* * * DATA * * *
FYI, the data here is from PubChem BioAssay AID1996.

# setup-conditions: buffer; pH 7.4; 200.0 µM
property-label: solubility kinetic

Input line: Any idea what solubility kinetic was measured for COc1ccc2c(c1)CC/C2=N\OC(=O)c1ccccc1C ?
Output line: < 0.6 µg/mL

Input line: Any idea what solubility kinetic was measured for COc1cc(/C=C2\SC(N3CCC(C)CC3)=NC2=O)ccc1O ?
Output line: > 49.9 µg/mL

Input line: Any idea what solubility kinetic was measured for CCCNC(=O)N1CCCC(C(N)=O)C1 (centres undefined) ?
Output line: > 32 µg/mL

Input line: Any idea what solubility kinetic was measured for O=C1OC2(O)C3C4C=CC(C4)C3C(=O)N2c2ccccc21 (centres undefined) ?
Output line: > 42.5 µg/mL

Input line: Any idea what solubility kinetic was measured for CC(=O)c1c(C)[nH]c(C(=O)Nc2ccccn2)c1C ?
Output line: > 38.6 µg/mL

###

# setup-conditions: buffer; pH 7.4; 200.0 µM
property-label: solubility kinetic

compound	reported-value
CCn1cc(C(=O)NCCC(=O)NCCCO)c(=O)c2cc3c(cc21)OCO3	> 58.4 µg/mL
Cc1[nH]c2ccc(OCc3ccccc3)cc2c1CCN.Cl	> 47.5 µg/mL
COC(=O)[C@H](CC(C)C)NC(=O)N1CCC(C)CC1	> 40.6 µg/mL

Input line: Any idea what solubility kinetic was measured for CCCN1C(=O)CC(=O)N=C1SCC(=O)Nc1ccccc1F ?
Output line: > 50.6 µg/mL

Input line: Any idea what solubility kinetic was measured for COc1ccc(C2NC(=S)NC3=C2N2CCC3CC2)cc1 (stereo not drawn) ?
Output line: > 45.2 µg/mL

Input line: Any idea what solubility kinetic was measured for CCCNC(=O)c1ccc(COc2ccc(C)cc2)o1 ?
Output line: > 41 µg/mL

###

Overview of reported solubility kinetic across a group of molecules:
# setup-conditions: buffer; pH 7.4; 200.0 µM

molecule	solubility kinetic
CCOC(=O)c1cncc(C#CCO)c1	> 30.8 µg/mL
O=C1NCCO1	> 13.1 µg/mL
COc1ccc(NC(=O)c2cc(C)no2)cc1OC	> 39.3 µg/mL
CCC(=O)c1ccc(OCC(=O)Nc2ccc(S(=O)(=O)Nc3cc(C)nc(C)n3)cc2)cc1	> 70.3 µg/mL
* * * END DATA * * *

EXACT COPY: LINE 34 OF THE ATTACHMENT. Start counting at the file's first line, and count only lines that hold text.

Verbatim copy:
CCC(=O)c1ccc(OCC(=O)Nc2ccc(S(=O)(=O)Nc3cc(C)nc(C)n3)cc2)cc1	> 70.3 µg/mL